Before getting into the substance of the comment, be sure to take a good look at the warning the moderators posted.  Warning for transgendered readers!  This douchenozzle  refers to a (hypothetical) man who desires to be a woman as “he!”  If you don’t avert your eyes, your fragile trans-sensibilities may be permanently upset!

Look, you dumb cow, if you’ve survived one day being transgendered, you have a thick enough skin to not have your life shattered over a pretty benign post on the blogosphere.  You don’t need some random wannabe-do-gooder protecting you like you’re a little child.  Trannies are capable of getting ticked-off for themselves, and when they do, they do it with knives, not faux-progressivism.

But, on to the substance.  It’s a legitimate freaking question!  Do you really think the readers of Feministe would have been so quick to suggest that my complaint stemmed from a dysfunctional penis (sexist and ablist! sweet!) if they believed I was transgendered?  Frack no!  The comments would have instantly been about how awful the world has been to me by imposing hetero-normativity and traditional masculinity, and how unfair it is that just because I was born male I wouldn’t get to experience what it’s like to be feminine.

Call a self-righteous hypocritical bigot out, and down comes the ban-hammer.

Now, the moderators claimed that I was banned for improper pronoun usage in referring to a trans woman as “he,” because the proper thing to do is refer to a trans woman as “she.”

Says who?  Katherine McKinnon?  Carol Gilligan?  Some other High Holy Priestess of All Things Gender?

Sorry, but no, this isn’t France, this is America, and in America we don’t have to take orders from some grammar pontiff.

Some trans gender people live as their sex assigned at birth, not as the gender they want to be, and they are well within their rights to do so.  Take, for example, Eddie Izzard.  Yes, he dresses up in women’s clothing for a lot of his shows and pretty clearly wants to be a woman, but he refers to himself as a man, wears men’s clothes more than women’s, has grown facial hair, and makes a hideous woman (but a decent looking man, which is why he probably dresses as a man so much).  He’s even kept an unambiguously masculine name.  I refer to Eddie Izzard as “he,” because that’s how he generally presents himself, and how I think he would prefer I talk about him.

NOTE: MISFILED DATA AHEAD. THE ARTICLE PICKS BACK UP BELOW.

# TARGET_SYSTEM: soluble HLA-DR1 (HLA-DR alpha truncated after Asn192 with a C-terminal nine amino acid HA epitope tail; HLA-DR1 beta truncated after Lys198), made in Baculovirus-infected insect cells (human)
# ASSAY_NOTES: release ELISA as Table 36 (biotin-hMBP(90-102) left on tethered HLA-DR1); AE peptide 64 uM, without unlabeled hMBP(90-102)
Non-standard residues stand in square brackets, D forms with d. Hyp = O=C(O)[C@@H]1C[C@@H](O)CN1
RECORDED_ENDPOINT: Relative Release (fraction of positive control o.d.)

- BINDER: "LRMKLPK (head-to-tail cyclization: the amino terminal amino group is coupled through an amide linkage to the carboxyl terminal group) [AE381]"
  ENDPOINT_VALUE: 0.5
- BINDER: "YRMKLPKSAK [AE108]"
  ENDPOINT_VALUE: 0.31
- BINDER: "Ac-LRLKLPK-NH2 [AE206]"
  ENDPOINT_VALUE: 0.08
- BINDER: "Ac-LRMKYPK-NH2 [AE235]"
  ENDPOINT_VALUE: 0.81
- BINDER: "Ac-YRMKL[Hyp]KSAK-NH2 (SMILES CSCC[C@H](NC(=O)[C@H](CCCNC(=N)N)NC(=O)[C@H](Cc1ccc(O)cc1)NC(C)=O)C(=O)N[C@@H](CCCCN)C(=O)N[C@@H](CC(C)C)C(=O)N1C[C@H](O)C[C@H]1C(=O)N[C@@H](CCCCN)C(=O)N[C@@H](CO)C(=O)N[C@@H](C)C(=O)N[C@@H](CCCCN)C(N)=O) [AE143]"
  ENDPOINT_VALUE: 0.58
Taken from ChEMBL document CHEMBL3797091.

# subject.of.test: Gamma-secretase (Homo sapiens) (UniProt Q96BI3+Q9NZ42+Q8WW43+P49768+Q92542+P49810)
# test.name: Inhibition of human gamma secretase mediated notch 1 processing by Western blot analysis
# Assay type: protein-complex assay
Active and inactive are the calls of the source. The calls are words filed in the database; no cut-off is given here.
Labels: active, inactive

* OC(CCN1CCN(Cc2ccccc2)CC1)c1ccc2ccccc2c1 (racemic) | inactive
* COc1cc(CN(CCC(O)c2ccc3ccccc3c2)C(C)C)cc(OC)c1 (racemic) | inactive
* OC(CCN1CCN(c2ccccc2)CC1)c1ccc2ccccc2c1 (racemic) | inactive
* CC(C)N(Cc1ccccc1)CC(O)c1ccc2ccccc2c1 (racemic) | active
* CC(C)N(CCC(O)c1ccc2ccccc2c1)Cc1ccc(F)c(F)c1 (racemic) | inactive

Trans gender comes in a thousand different flavors, …sweet, delicious flavors…  …And there’s no one set of rules, grammar or otherwise, that is going to fit everyone.  Sanctimonious women’s studies professors can’t create any rule that is going to trump mine: if you live as a man, I call you “he,” and if you live as a woman, I call you “she.”  That’s it, and I’ll be shocked if anyone finds a system that’s more fair or tolerant.

I grew up in the South and so I, like most people of my generation from here, have very little patience for bigotry of any kind.  When you come from an area with the sort of stigma we have, you are more conscious of the issues and work doubly hard to avoid repeating the mistakes of prior generations.

So, if you find Feministe to be as idiotic and self-righteous as I do, feel free to contact the person responsible for putting me on “permanent moderation,” Chally:

And PS , you dumb fracking bovine, despite your hand-wringing over accidentally referring to a “trans woman” as a “transwoman,” the polite way to refer to a man who lives his life as a woman is not “trans woman,” it’s just “woman.”  But hey, I guess it’s cool to marginalize the very people you think you’re sticking up for, so long as you treat them like children in a very public way and refer to yourself as “one of those scary feminists.”

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They See Me Trollin’

Posted in Uncategorized on April 16th, 2010 by bl1y

They hatin’

They try to catch me postin’ dirty.

Over at our favorite hack feminist site, Feministe, there is now a Feministe’s Next Top Troll competition, and yours truly has been nominated.  Here’s the comment they chose for me:

People don’t compliment you on your body, and when people look at your they think “Oh my god, what a weirdo. Doesn’t she know what her body looks like”…

You just discovered what it feels like to be a typical man.

It’s not really clear on the Feministe page, but the first paragraph there is a quote from the article I was responding to.  The article was complaining about how if you’re fat woman or a disabled woman or whatever you don’t get compliments on your body, you aren’t looked at sexually, yada yada yada.  My comment is just the last line, that (with rare exception) this is how men live every single day.

So folks, please go over to Feministe and vote for BL1Y.  I don’t know why, but I want to win this thing.  Go vote now!

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Chally Ho!

Posted in Uncategorized on April 8th, 2010 by bl1y

Chally is one of those scary, scary feminists you’ve heard about.

You know, the ones that make ridiculous, over the top claims that sound great to other feminists but don’t stand up to basic reasoning and logic.  She wrote on Feministe today about a survey in Australia covering people’s attitudes towards domestic violence.

I find the notion that anyone other than the person subject to a crime can do any excusing – or forgiving or anything along those lines – to be deeply wrong. It is of course not specified in the survey question who is doing the excusing, which tends to suggest that there’s some kind of objective decision-making power to be accessed: here, let we the public determine whether the violence committed against you was the okay sort or not, and what response is in order!

Yeah! Outlaw juries! Burn down the legislature!